Who needs DBA Skills? [#TSQL2sDay]

T-SQL Tuesday for November 2010

T-SQL Tuesday for November 2010

Databases are doing just fine. If an issue is encountered add more hardware to the mix. If that does not work then add more servers and move databases to it. No DBAs on site, just developers and a business owner that wants to save money.

What? With that first paragraph I can pinpoint at least 3 main reasons why DBA skills are required:

  1. Adding more hardware is just a tactical approach, never strategical as the new one will encounter the same issue the old one did in a matter of months.
  2. Adding more servers can be complex as databases will reside on different boxes. Messing around with linked servers and executing joins across boxes are not the best approach.
  3. Licensing costs go through the roof! Yes. I have dealt with a solution where the Lead Developer decided to add 8 Servers running SQL Server 2005 Enterprise Edition each. The tab was running over $300K just in licensing costs.

Ok, so what else will a good DBA perform to add value to any company? These come to mind:

  1. To plan a long term solution properly. Architect a database structure in order to be flexible to extensions, following 3rd and 4th normalization forms, with proper relationships, keys and indexes.
  2. To understand the business requirements and design a database layout that will approach them. Which tables will be transactional? Which ones will be historical? Which ones will receive bulk insert operations?
  3. To implement proper security.
  4. If data will grow too large, to prepare the underlying tables to support sliding windows to swap out old data.
  5. To make the business owners aware that a separate entity would be beneficial if reporting is crucial. Nothing better than replicating data to another instance and allowing it be queried all day long.
  6. To make developers understand that business logic shall not run in the database tier. Data validation, cleansing, and any process that will require scalar UDFs are bad. If there is no way to add an app tier, then CLRs can help, but these kind of solutions need to have proper justifications.
  7. To see if filtered and/or include indexes can benefit a solution.
  8. To justify if data compression can be a good trade off with CPU cycles.
  9. To suggest when mirroring, log shipping, replication and/or clustering will benefit.
  10. To understand if I/O will require additional spindles and how to prove it.
  11. To understand if an edition downgrade, release upgrade, virtualization or X64 implementation will add value to any solution.
  12. To have an up to date checklist for production database implementations
  13. To follow a good process: Unit Test, QA, UAT, Production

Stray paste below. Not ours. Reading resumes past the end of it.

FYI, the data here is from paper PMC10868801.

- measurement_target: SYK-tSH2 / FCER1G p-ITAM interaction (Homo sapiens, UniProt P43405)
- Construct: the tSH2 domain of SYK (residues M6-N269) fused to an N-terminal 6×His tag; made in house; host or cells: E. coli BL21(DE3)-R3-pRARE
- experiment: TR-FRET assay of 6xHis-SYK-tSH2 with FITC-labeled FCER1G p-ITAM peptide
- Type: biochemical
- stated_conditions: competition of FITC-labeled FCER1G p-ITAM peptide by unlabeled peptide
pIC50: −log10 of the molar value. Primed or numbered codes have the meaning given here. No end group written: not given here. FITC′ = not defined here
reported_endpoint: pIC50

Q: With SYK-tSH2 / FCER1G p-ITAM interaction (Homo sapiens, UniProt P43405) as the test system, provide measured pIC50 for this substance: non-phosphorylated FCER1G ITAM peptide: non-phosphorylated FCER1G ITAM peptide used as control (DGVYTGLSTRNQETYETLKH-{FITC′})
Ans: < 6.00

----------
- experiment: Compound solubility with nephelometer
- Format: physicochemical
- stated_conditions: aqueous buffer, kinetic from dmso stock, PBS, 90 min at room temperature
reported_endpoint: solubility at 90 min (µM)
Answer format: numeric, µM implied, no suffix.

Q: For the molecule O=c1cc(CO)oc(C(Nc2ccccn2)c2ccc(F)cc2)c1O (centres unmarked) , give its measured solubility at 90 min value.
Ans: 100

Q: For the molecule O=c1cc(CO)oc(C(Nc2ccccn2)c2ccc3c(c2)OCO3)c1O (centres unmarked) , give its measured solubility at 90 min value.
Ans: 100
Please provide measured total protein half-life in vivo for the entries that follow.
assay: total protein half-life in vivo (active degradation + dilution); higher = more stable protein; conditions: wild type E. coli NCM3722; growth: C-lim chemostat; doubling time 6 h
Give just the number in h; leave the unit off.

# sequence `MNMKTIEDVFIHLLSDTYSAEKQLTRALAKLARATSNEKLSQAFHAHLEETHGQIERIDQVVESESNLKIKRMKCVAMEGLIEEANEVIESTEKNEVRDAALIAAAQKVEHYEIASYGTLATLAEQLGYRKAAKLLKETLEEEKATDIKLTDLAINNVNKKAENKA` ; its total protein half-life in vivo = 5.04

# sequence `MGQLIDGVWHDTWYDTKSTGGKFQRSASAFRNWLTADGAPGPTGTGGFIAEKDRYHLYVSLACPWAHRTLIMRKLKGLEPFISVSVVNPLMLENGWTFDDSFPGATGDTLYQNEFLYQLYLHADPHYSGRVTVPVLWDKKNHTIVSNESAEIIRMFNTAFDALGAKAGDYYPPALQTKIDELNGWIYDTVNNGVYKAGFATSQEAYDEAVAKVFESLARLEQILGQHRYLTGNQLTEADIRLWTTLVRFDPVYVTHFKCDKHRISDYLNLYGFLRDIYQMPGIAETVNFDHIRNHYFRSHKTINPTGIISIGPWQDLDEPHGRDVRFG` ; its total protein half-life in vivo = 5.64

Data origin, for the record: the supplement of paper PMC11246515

14. To learn from the best and to share his knowledge with their team.

DBA skills are not just a nice-to-have. They are a requirement. Do it right the first time and avoid the hassle of fixing in the future.

Once I was approached by a developer and he literally told me:

Every night you should have a job that truncates the logs. Also, you need to shrink the databases to make them faster.

I am not making that up! It is a true story. Imagine if that developer was taking care of the databases. I believe that most developers have no business in the DB world.

Most Developers Have No Business In The Database World

I have been around superb developers that understand the concept of approaching efficient code that needs to be ran on the database, and will seek help from database developers/DBAs to ensure that is the case. Unfortunately, most do not really understand the need and approach a solution to certain requirement with one thing in mind: effectiveness.

Yes, If business folks request a page that will show up all kinds of fancy data and drop downs, they will do it. It does not matter if the code behind the scenes goes through an expensive loop to render each record one-by-one.

The database is the most difficult and expensive Tier to scale, and code needs to be written in a way so it does the less amount of reads to get the answer to certain request. Developers need to understand that effectiveness needs to be tied with efficiency whenever they are coding.

If they do not understand/do not know how to make efficient code then seek help from a Database Developer/DBA. For example, why code a process that updates one row at a time instead of performing a bulk operation that updates all at once? Didn’t they know that a nested loop can be the worst route instead of hash or merge join to perform an update? Reducing trips to the I/O subsystem really makes a difference.

Now, there are other type of developers that think they know the answer for improving performance to any database without even looking at their code. I have experienced situations where I was told “we need more indexes” or “the database is timing out” when the issue was another heavy process taking long I/O requests and the developer had an uncommitted transaction respectively.

If developers have a problem, work as a team. Ask for help to someone that really knows their business so they can perform a health check. Imagine if a DBA goes and tells a developer how to write their application tier code.

I have not seen any DBA that has morphed onto being a developer. Most cases are the opposite, where developers become DBAs. I have experienced it myself as a former developer (yeah the procedural days) and DBA. If DBAs become developers this will be a perfect world, as the efficiency techniques will be considered while coding application and web tier code.

My final thoughts are, DBA’s own the database; it does not matter what the developer says. If a developer has an idea, then express it as it; do not demand what needs to be done to a database as they are most likely wrong.

And no, creating a single index on each field will not make the database faster. Let the DBA collect statistical facts and go from there.